About Julia

I packed up my works in progress, cat and possessions and moved from Sydney to Nambucca in December 2010. Previously, as my daughters grew up, I’d lived all points west, changing jobs and houses like changing the sheets on my bed.

Julia Osborne, writerIn 2013 I finally completed my novel for young adults, THE MIDNIGHT PIANIST, set in 1960 in an Australian country town. Initially published by Paper Horse Design – a local publishing company run by Rosie Sutherland – TMP was picked up and published by ETT Imprint in 2015.

Many readers told me, ‘I want to know what happens next!’ So what was I to do?

The unexpected sequel PLAYING WITH KEYS was published by ETT Imprint in 2016 in association with Paper Horse, and third book, SONG FOR EMILIA was released in November 2017.

Apart from younger readers who are intrigued by stories of life in the 1960s and fall in love with Nick and Sandra, these novels also find happy readers among baby boomers who enjoy a nostalgic hit. So far the oldest reader is 90 and the youngest is 12.

I grew up drawing and painting, and for several years I successfully exhibited pen and watercolour works until the craft of writing a short story took over. My stories appeared in literary journals, national magazines and anthologies and in the mid-2000s many were broadcast on ABC Radio National, together with my one-act plays. See Published Works and Broadcasts. You could say the ABC loved me for a while!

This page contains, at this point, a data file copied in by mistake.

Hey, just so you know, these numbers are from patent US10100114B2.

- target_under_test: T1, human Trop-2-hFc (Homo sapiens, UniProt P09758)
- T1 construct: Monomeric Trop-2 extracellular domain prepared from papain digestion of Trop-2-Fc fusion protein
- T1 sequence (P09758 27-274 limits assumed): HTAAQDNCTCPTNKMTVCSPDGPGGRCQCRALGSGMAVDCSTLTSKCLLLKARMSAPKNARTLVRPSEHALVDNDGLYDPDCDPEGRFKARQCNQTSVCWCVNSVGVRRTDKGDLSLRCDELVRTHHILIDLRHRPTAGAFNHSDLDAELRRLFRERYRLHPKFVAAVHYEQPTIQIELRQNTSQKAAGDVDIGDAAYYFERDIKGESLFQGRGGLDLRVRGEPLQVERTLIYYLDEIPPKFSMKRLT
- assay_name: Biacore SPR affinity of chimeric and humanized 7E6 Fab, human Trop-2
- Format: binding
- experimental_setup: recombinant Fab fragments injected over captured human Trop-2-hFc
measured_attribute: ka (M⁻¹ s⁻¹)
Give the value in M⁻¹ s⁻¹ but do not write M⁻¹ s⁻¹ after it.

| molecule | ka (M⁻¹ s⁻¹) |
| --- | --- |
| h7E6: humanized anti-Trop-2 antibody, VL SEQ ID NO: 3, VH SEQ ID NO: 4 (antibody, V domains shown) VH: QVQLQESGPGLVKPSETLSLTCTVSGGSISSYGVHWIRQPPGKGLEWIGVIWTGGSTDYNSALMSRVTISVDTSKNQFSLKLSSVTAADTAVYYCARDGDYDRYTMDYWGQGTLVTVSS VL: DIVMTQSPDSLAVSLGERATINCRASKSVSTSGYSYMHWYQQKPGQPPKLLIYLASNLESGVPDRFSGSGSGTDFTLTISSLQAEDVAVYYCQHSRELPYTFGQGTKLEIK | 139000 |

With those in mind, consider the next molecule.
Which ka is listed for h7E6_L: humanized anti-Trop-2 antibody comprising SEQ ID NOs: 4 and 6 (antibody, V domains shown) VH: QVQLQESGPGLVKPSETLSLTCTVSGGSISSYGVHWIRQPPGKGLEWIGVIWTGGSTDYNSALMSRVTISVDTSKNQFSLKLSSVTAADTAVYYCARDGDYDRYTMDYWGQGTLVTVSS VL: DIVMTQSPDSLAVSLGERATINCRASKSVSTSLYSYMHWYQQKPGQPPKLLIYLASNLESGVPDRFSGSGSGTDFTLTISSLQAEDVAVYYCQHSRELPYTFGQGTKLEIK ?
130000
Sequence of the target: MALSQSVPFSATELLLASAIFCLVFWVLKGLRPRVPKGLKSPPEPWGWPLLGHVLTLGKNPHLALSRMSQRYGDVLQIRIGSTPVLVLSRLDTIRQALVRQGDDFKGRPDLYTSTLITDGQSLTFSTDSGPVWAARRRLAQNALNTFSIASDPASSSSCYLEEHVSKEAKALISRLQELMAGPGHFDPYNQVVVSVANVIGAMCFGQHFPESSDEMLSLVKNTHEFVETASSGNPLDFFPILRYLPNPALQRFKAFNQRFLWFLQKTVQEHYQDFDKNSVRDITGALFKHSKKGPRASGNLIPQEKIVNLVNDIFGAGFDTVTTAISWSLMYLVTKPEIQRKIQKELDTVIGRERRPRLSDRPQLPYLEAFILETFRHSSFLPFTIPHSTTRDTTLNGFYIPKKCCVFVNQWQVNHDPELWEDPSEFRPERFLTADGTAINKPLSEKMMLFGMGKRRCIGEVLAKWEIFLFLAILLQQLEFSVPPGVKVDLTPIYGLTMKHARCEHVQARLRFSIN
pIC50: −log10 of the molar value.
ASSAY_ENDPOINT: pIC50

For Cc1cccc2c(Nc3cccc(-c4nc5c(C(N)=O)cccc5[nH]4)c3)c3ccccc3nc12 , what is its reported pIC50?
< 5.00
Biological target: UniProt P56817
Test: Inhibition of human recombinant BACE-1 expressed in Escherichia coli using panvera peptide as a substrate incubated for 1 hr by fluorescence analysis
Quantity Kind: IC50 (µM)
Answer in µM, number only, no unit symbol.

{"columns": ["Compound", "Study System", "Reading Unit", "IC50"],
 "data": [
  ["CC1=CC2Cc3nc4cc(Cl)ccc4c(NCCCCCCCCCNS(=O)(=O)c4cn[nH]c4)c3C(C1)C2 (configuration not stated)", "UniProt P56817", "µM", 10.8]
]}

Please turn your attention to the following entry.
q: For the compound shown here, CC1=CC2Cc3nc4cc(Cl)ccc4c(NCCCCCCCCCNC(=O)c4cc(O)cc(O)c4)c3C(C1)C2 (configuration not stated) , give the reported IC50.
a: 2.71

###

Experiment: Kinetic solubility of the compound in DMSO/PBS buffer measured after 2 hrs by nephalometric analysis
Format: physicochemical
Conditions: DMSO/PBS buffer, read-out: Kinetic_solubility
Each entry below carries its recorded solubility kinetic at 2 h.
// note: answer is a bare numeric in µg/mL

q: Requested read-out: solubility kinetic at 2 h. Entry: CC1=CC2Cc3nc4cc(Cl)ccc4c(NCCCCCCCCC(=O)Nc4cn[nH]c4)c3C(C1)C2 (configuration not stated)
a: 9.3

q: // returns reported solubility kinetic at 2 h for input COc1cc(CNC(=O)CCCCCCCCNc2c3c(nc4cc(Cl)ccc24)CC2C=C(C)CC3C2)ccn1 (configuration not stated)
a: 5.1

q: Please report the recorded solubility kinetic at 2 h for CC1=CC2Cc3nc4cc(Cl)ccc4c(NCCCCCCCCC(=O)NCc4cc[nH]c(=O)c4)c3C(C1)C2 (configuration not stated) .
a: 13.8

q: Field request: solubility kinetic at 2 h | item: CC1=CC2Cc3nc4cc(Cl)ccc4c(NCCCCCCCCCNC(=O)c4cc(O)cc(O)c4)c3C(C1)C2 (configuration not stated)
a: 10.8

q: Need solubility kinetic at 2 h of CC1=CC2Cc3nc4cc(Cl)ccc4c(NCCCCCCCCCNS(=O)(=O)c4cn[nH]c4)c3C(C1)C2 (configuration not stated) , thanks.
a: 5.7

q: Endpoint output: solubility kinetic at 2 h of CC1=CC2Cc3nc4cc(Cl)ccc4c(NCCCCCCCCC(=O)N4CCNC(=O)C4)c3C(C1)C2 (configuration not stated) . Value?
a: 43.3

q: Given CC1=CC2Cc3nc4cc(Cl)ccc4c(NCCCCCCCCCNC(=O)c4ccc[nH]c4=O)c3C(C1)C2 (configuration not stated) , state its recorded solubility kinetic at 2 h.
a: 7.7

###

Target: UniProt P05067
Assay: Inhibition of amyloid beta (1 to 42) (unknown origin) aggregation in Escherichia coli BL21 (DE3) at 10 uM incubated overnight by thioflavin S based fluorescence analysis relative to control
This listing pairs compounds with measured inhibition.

In 1991 I was awarded a writer’s grant by the Australia Council for the Arts to work on my novel Falling Glass. I set the story in Sydney’s inner west and North Coast NSW under the media shadow of the Gulf War.  In my hurry to publish Falling Glass before Australia joined the ‘Coalition of the Willing’ to invade Iraq in 2003, I self-published in December 2002. Eventually there’ll be a 2nd edition with Afterword. Meantime, Falling Glass remains popular with library borrowers.

As 2017 rolls to a close, my continuing project is to complete the edit of The Road to Samangan by Wala Khan and co-author Noor Khan. A family history with added political and social comment, this is mainly life in Afghanistan before the revolution and wars – alternately beautiful and jaw clenching descriptions dating from the early 1900s.

For the rest of it: walks on the beach, tea, coffee and conversation, family and friends – these all provide background to my intense labour to create stories in the best possible way. And of course, music.